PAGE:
The narration within Wilkie Collins’s The Moonstone is not synonymous with the majority of the detective genre. The Moonstone is written in the epistolary form, and has more than one narrator. The use of multiple narratives within The Moonstone is a modern and innovative approach to detective fiction as a genre. It is very useful in order to uncover the events that only certain characters have witnessed. The narrators of The Moonstone write their accounts of events in the same way: by use of the first person narrative. There are some negative aspects associated with this type of narration. Despite Collins’s innovative multiple narrations approach to the novel, the narrators are filled with subjectivities and biases. Multiple narratives, despite including the subjectivities and biases associated with the first person point of view, is much needed in order to uncover events the characters have witnessed in order to solve the crime in The Moonstone.
The Moonstone opens up with the reason Collins uses multiple narrators:
“We have certain events to relate,” Mr. Franklin proceeded; “and we have certain persons concerned in those events who are capable of relating them. Staring from these plain facts, the idea is that we should all write the story of the Moonstone in turn—as far as our own personal experience extends, and no further” (12).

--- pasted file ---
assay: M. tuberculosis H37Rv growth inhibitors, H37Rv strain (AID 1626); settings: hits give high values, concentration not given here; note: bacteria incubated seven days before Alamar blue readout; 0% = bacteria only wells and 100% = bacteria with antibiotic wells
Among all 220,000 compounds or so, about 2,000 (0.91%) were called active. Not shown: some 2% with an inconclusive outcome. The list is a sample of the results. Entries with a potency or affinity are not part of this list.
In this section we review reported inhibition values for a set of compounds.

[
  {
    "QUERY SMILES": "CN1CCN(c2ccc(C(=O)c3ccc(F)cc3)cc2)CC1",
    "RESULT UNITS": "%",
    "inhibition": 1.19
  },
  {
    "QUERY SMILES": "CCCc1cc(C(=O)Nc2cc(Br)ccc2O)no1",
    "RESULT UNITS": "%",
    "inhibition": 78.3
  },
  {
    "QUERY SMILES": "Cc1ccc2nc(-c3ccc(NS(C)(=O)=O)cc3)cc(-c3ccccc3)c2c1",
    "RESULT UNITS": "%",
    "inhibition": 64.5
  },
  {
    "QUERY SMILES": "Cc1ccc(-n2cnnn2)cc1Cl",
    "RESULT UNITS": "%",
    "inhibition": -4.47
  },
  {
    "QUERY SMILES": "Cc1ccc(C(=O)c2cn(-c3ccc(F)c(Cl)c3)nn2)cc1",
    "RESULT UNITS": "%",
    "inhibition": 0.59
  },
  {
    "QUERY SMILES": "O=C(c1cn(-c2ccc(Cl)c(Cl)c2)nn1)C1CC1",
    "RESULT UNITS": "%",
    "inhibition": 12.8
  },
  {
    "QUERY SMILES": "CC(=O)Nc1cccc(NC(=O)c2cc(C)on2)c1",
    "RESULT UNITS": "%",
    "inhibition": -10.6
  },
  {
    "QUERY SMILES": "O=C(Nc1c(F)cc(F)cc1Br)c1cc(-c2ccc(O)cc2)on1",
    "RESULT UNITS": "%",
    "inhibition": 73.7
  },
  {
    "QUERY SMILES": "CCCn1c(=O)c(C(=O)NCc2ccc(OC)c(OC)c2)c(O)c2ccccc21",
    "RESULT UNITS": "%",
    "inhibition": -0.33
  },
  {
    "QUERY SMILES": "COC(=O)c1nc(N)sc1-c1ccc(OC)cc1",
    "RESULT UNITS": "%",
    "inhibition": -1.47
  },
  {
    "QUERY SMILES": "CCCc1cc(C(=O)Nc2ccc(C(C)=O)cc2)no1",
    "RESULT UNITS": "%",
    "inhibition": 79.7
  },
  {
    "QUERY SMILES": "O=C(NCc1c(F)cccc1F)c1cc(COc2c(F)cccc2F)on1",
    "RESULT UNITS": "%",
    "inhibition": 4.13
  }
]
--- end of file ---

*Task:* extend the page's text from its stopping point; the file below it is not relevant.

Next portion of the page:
Blake’s statement puts forth the premise for the multiple narrators; where in each of their narrations have the opportunity to share the “plain facts... as far as [their] own personal experience stands, and no further,” (12) in order to get to the bottom of the mystery regarding the Moonstone. Despite the “plain facts” (12) that Franklin urges the narrators to use, the respective narrators, more so Gabriel Betteredge and Drusilla Clack, are filled with subjectivities and biases.
Subjectivities and biases in the epistolary first person narrative accounts, present in Gabriel Betteredge and Drusilla Clack’s respective narrations, are due to the fact that there is not one omniscient narrator. The lack of one all knowing narrator in The Moonstone encompasses the need for multiple narrators in order to convey certain events, crucial to the plot, that each individual character has “personal[ly] experience[d]” (12). Within the subjective and biased accounts of these narratives, there is an overall objective view of the events as they unfolded. Each narrator contributes vital information such as facts, settings, specific events, and important conversations that are mandatory for the novel to progress, the truth to be told, and the culprit discovered.
In the first narrative contributed by Gabriel Betteredge, the House-Steward, the reader is immediately confronted with Betteredge’s biases towards his employer: “Miss Adelaide; Miss Caroline; and Miss Julia—the last being the youngest and the best of the three sisters, in my opinion” (14). Julia “can’t do without Gabriel Betteredge,” (14) and being in Julia’s life since the...